Commentary: You can help build a team of California #agvocates

Issue Date: May 16, 2018
By Joanna Smith
Joanna Smith
Farmers and ranchers have turned to social media to carry agriculture’s important message to a much wider audience.

In a time of fake news and false headlines, it's absolutely necessary to have agricultural experts online, informing shoppers and advocating for farm and ranch issues. Social media provides an opportunity to tell stories in brand new ways. We can now reach people who are looking for information and businesses they can trust.

Who better to share these stories and advocate for agriculture than farmers and ranchers, farm families and everyone involved in agricultural production right here in California? You don't have to be an expert to make a difference on social media, and it takes less time than you think.

Here are a few suggestions on how to make social media work for you.

Quality over quantity: Find the social platform you're most comfortable with and start there. You don't have to be on all of them, and you shouldn't. It is better to do one really well than a few of them "just OK." These are the three most-popular platforms:

  • Facebook recently reported 2.2 billion monthly users. You can link your personal profile to your business page, making it easy to start building a follower base. Video tends to perform best here.
  • Use Twitter to reach 330 million monthly active users. Tweets contain 280 characters or fewer. Using a hashtag, or the pound sign, before a word or phrase turns it into searchable content and helps users discover your posts. If you include links in your tweets, use a free link shortener such as to maximize your character count.
  • Instagram's 800 million monthly active users are there for the visuals. Share photos and videos from your mobile device to your account. These stay on your profile unless you delete them. You may also post to "your story," which disappears after 24 hours. For both, use short captions and relevant hashtags.

Tell your story and help others grow: Photos, videos and other original content are excellent to share on social media. You may also harvest great content from others in your market and work it into your shares.

Interaction is key: Social media involves talking and listening. It's all about conversation. Interacting with your followers is as important as posting new content.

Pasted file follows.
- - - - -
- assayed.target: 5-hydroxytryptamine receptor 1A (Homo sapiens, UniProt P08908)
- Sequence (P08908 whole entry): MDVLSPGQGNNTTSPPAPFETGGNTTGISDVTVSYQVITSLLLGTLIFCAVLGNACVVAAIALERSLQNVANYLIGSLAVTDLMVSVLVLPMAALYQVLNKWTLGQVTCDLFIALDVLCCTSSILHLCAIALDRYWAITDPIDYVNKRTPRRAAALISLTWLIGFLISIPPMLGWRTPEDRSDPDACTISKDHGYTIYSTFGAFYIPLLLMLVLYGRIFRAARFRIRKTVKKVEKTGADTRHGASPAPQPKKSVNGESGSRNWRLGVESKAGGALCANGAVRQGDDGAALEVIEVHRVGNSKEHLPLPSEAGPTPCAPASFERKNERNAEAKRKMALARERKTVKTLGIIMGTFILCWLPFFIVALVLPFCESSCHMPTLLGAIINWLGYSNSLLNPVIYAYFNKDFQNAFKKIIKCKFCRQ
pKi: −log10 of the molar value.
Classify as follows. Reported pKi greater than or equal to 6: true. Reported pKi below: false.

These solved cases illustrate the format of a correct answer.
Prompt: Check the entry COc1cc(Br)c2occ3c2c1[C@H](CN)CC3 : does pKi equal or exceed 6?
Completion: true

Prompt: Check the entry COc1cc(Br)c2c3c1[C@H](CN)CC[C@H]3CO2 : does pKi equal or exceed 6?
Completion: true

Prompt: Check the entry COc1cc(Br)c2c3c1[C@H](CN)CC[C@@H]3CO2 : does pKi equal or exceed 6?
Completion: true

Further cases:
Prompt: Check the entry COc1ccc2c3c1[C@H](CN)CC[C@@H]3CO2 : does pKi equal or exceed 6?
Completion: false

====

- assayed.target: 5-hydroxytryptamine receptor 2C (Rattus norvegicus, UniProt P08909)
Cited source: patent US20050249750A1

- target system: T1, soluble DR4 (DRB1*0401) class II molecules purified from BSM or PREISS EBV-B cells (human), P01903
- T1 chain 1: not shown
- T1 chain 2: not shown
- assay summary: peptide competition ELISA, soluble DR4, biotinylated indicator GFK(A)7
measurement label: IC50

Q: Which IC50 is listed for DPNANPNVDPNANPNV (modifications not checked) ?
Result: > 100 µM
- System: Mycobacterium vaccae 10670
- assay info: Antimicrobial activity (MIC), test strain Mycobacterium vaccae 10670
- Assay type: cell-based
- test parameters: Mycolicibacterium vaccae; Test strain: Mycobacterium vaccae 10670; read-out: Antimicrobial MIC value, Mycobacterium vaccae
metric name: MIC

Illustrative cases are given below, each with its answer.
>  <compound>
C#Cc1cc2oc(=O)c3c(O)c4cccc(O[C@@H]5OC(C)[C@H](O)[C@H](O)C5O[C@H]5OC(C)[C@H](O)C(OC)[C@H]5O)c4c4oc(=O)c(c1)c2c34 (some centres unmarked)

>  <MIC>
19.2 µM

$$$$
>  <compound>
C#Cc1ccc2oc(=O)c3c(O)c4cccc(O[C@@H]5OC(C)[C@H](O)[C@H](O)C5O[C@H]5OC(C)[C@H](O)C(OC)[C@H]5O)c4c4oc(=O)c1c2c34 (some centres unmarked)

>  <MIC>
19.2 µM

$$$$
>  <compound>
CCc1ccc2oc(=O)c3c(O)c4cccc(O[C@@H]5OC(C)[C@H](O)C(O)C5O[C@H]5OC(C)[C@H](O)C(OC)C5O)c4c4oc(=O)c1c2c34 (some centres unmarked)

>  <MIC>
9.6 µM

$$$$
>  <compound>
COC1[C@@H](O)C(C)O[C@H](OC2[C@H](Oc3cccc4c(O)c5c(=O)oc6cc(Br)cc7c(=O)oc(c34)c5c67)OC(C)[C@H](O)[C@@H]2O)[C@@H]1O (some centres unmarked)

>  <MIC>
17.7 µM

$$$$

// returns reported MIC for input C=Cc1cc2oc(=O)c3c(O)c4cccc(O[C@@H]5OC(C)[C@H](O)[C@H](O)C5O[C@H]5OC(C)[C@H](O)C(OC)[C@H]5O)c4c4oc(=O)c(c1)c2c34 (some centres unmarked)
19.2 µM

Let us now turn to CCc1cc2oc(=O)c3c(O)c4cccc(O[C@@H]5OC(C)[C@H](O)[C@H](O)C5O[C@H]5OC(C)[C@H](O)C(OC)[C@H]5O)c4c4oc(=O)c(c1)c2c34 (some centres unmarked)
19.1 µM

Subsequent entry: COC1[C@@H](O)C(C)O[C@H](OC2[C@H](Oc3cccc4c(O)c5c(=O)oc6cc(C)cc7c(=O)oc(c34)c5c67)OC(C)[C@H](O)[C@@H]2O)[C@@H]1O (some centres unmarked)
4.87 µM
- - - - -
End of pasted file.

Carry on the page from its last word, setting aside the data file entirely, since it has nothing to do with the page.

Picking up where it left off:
When thinking about your content, find ways to encourage your followers to comment. Consider using guessing games or trivia, and ask for input. Whenever possible, include a call to action in your posts. What do you want your audience to do with this information? What is the "so what?"

We all have pests: If users get heated, keep the conversation professional. When users leave negative comments, educate when you can but remember, it is OK not to engage. Most accounts deal with this type of user but unlike other "invasive pests," it's often best to ignore them. Use direct messages and chats whenever possible to handle more serious discussions or customer service issues privately. In this digital age, everything posted online should be considered permanent.

It's just a number: Don't focus on follower numbers or likes. Metrics matter, but social media is about building relationships. It is far better to have a small and loyal following who are genuinely interested in your message.

Try it out: As social networks introduce new features, such as stories and live video, they prioritize that content to reach users first. Use it if you can. Stories are a great way to post content on the go. You can snap a photo or short video clip "from the field" and share it immediately. Use stories to update your followers on what's happening, when it's happening.

Put hashtags to work: Though hashtags aren't necessary on Facebook, they are integral to making your content discoverable on Instagram and Twitter. #Agvocate is a popular tag among agricultural accounts. Look and see what hashtags others in your niche are using and test them on your content.

Photojournalist Annie Griffiths said, "When you humanize a culture or an issue, people are very capable of getting it."

We use social media to give agricultural issues that human element, to put a face to the farm. We want people to listen. We need them to understand why it's important to protect our farm and ranch families. When agricultural professionals tell personal stories on social media, people listen.

Kern County almond grower Jenny Bertagna Holtermann, known as ""Almond Girl Jenny"" online, writes an agriculture blog and "agvocates" on social media.

"Agvocating gives me a means to share my love and passion for agriculture," Holtermann said. "It is a chance to share my story. If I don't share my story, someone else will—and then it won't be right. If I just sit back and let others talk, my message won't be told; their message will be."

According to the American Farm Bureau Federation, one farmer fed 19 people in 1940. Today, one farmer feeds 165. Advocating for agriculture online helps ensure people understand the magnitude of that number. Without public support, how many people can farmers and ranchers feed in the future?

When we humanize the process—from planting to harvest, packing and shipping—people can better understand what "farm to fork" really means. Use social media to build a team of agricultural advocates, a team of #agvocates, starting right here in California.

(Joanna Smith, a graphic artist for the California Farm Bureau Federation, works on social media for California Bountiful and CFBF. She may be contacted at

Permission for use is granted, however, credit must be made to the California Farm Bureau Federation when reprinting this item.